ED MILIBAND promises to scrap the bedroom tax on "day one" of a Labour government and create a hardship fund to support its victims while legislation is going through Parliament.
For the more than half a million people ordered to pay money they do not have to remain in their homes, this alone is a reason to vote Labour on Thursday.
Like the poll tax for Thatcher, the bedroom tax has become a shorthand for Tory cruelty. It targets the poor, the disabled and the vulnerable above all others.
It punishes people when their relatives die, "freeing up" room in their houses. It orders them to move to smaller properties which in most cases do not exist. Failure to find such a property does not exempt people from coughing up.
By placing its repeal right at the top of his to-do list, Miliband highlights the real differences that remain between his party and the Conservatives.
It is not the first time he has done so. When he took on Rupert Murdoch over phone-hacking, when he pledged to tackle soaring private-sector rents and when he voted in Parliament to recognise a Palestinian state, he provoked mockery and demonisation from the Establishment.
Each stand was extremely popular and if he is to boot David Cameron out of No 10 next week he needs to relentlessly focus on the cruelty, greed and contempt for democracy shown by the coalition parties that have ruled over us for five years.
By contrast, Labour has faltered when it listened to neoliberal die-hards, led in the shadow cabinet by Ed Balls, whose periodic outings to dangle child benefit freezes and Tory spending plans in front of the electorate have left voters cold.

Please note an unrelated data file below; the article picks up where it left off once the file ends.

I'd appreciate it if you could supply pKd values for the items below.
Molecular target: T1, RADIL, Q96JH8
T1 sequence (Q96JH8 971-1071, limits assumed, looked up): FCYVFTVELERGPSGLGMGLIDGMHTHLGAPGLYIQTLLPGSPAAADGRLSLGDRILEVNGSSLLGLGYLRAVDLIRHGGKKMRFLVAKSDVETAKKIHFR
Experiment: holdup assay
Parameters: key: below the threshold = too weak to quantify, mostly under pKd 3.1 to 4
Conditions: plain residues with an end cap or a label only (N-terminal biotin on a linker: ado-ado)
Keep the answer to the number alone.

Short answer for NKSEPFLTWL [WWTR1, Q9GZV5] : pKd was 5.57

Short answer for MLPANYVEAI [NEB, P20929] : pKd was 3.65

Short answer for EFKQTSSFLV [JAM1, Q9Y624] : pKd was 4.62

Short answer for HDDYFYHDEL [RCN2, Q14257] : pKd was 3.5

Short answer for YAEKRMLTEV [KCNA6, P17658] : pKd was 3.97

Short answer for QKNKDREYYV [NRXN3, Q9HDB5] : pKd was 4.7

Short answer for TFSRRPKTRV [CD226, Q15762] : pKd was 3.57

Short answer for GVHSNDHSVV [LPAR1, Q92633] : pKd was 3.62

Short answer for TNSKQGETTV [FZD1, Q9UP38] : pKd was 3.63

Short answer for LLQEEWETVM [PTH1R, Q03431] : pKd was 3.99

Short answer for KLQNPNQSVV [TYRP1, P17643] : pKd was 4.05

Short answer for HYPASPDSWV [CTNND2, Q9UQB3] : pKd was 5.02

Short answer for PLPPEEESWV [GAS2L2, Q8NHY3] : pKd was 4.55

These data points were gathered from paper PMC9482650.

But the message of the campaign so far is that Labour wins where it is boldest. Miliband has just a few days to show the millions who want Cameron out and austerity ended that he's worth backing.
That means being braver when confronted by ludicrous right-wing scaremongering over the potential influence of the Scottish National Party (SNP).
As this paper has made clear, the SNP is not a socialist party, since on its own terms it seeks to promote national rather than class interest.
It is not even a convincing anti-austerity party, since it is committed to deeper cuts than Labour and reduced corporation tax.
But the insulting drivel peddled by Cameron, Nick Clegg and Nigel Farage, with all its implication that elected representatives of Scotland should not be allowed a voice in Britain's Parliament, should be tackled head-on by the Labour leader rather than indulged.
On Trident, most people in England and Wales are also in favour of non-renewal. Labour concessions there would be welcomed.
On the 50p top rate of tax and raising the minimum wage, most people would like to see both parties go further than they currently do.
The SNP would hamper efforts to bring back public ownership in transport in Scotland, but probably not elsewhere. The party would probably also seek to water down Labour's proposed reforms to media ownership.
Those are problems, which is why the Morning Star calls for a Labour or, where available, Communist vote in Scotland and not one for the SNP.
But the priority for the working class is to unseat the Tories. Nicola Sturgeon has warned Miliband that he would never be forgiven in Scotland if he lets the nasty party retain its grip on power.
He should be aware that he might never be forgiven in the rest of Britain either.